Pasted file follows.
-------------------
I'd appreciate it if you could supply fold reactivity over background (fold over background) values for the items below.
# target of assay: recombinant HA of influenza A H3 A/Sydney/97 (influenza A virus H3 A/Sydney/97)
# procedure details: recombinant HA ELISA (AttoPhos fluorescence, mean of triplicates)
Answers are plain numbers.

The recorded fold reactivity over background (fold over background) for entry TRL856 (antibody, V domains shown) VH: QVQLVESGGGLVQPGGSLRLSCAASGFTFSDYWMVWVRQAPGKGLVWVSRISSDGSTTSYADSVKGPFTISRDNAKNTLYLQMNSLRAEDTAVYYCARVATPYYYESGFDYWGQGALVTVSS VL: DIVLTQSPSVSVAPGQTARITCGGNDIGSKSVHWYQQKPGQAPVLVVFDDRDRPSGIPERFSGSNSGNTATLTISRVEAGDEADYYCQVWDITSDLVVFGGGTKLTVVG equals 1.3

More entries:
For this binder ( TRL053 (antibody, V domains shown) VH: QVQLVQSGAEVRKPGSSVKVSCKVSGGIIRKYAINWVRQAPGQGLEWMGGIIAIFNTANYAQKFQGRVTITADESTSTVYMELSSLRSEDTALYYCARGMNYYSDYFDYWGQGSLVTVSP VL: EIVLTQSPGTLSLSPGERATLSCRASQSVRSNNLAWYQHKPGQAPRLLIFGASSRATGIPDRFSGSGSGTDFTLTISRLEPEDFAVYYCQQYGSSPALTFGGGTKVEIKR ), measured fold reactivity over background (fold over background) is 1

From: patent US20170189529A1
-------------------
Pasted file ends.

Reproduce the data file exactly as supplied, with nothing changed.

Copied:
I'd appreciate it if you could supply fold reactivity over background (fold over background) values for the items below.
# target of assay: recombinant HA of influenza A H3 A/Sydney/97 (influenza A virus H3 A/Sydney/97)
# procedure details: recombinant HA ELISA (AttoPhos fluorescence, mean of triplicates)
Answers are plain numbers.

The recorded fold reactivity over background (fold over background) for entry TRL856 (antibody, V domains shown) VH: QVQLVESGGGLVQPGGSLRLSCAASGFTFSDYWMVWVRQAPGKGLVWVSRISSDGSTTSYADSVKGPFTISRDNAKNTLYLQMNSLRAEDTAVYYCARVATPYYYESGFDYWGQGALVTVSS VL: DIVLTQSPSVSVAPGQTARITCGGNDIGSKSVHWYQQKPGQAPVLVVFDDRDRPSGIPERFSGSNSGNTATLTISRVEAGDEADYYCQVWDITSDLVVFGGGTKLTVVG equals 1.3

More entries:
For this binder ( TRL053 (antibody, V domains shown) VH: QVQLVQSGAEVRKPGSSVKVSCKVSGGIIRKYAINWVRQAPGQGLEWMGGIIAIFNTANYAQKFQGRVTITADESTSTVYMELSSLRSEDTALYYCARGMNYYSDYFDYWGQGSLVTVSP VL: EIVLTQSPGTLSLSPGERATLSCRASQSVRSNNLAWYQHKPGQAPRLLIFGASSRATGIPDRFSGSGSGTDFTLTISRLEPEDFAVYYCQQYGSSPALTFGGGTKVEIKR ), measured fold reactivity over background (fold over background) is 1

From: patent US20170189529A1